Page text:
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Allow me to start with what I'm trying to achieve - there might be an easier way to do this and I'm just overcomplicating things.

I'm trying to implement a camera, that will be able to rotate around a single pivot point. The point doesn't have to move (although accounting for it might be useful for the future). I found this answer on Godot's Q&A that suggest a simple solution - nest the camera under a single Spatial node. Just by doing that and toying around with node properties in editor, I'm able to move the camera just in the way I wanted by applying simple transformations (on my end, the engine certainly has to calculate everything).

This would have been it, except for this simple issue. Let's say I want this camera to be reusable - I pack it into a PivotedCamera scene and instantiate it in my main game scene. Now whenever I want to access the camera's methods (project_ray_origin(), etc.), I have to go one layer deeper into the scene tree. Swapping a Camera for PivotedCamera now requires a change to the code. What is the most sensible way to solve that?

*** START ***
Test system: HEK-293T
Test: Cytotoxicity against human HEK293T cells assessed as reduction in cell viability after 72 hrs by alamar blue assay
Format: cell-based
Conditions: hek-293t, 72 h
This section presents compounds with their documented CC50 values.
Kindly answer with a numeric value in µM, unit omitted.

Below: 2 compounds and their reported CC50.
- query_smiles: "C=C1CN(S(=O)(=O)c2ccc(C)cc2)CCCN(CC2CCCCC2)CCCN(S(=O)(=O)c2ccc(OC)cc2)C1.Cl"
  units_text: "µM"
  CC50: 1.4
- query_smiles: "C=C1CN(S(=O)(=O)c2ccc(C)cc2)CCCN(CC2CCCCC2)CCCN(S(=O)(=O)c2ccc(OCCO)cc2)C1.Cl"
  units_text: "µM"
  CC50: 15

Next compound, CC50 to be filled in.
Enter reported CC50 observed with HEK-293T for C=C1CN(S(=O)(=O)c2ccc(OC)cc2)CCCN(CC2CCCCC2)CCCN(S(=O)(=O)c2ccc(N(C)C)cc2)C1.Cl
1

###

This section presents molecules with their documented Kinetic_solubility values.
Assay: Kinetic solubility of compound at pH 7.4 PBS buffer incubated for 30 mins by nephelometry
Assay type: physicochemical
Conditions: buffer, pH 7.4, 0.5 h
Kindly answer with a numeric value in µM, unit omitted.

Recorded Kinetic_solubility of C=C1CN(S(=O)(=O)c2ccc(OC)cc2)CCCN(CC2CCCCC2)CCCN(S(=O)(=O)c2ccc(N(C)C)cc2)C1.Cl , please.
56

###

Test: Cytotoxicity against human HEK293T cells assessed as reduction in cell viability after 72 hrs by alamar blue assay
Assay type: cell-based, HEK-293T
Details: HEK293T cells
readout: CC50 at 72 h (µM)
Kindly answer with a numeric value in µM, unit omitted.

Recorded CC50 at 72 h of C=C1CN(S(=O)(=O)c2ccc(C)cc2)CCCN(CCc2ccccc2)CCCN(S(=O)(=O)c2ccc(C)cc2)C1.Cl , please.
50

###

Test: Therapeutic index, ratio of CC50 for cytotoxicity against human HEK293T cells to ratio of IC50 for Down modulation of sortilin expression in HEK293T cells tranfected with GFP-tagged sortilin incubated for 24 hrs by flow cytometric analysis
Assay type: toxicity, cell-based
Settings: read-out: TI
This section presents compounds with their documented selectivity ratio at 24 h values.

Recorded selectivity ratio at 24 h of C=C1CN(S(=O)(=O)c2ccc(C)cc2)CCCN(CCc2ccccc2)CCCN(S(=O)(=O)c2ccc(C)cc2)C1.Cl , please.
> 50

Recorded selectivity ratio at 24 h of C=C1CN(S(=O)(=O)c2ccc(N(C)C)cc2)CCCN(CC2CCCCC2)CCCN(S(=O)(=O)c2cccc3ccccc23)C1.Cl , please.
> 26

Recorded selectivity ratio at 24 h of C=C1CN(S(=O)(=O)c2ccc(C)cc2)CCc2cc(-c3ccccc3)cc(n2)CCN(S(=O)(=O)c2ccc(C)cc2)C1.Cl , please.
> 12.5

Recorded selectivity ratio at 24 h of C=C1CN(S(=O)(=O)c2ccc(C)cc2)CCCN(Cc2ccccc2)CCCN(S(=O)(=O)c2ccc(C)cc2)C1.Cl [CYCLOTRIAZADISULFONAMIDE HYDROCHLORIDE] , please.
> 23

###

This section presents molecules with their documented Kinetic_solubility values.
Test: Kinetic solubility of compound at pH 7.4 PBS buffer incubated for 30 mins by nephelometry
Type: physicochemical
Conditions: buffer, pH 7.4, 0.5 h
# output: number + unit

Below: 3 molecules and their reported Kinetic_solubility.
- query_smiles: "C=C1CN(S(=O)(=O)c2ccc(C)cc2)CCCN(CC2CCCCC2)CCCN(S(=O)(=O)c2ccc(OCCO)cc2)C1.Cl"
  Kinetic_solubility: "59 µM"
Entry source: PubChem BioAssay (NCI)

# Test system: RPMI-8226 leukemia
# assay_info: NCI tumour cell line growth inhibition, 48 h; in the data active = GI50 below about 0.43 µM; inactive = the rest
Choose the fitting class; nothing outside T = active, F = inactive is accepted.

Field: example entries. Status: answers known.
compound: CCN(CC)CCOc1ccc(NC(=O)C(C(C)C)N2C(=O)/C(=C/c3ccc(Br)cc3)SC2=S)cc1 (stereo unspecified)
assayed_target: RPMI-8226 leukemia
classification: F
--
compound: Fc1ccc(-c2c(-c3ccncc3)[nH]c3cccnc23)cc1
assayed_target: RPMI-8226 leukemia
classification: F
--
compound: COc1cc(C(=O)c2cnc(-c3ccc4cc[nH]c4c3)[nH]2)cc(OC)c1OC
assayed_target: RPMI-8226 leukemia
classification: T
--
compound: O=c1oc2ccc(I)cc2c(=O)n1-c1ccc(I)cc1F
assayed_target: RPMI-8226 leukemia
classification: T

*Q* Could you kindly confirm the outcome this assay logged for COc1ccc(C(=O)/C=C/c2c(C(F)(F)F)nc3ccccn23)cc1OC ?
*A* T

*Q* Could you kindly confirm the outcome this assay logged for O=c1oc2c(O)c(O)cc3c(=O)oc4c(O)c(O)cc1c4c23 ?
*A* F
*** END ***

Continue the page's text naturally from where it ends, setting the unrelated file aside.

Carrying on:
My current idea is to simply implement Camera's methods in the parent Spatial node which merely call the child's methods and return the values, but that feels clunky and prone to breaking changes when new methods are added to the Camera class. A scenario that I'd prefer would be somehow returning a reference to the Camera child in the get_node("CameraPivot") call, instead of a reference to the Spatial node. I do not (should not) need to access the Spatial node as all transforms are done in an attached script and react to input.

P.S.: This answer here on Gamedev.SE goes deeper into solving the same issue, except in plain OpenGL, however, it feels a bit too "spartan" to be a good solution in Godot. Please do correct me if it is the best way to go!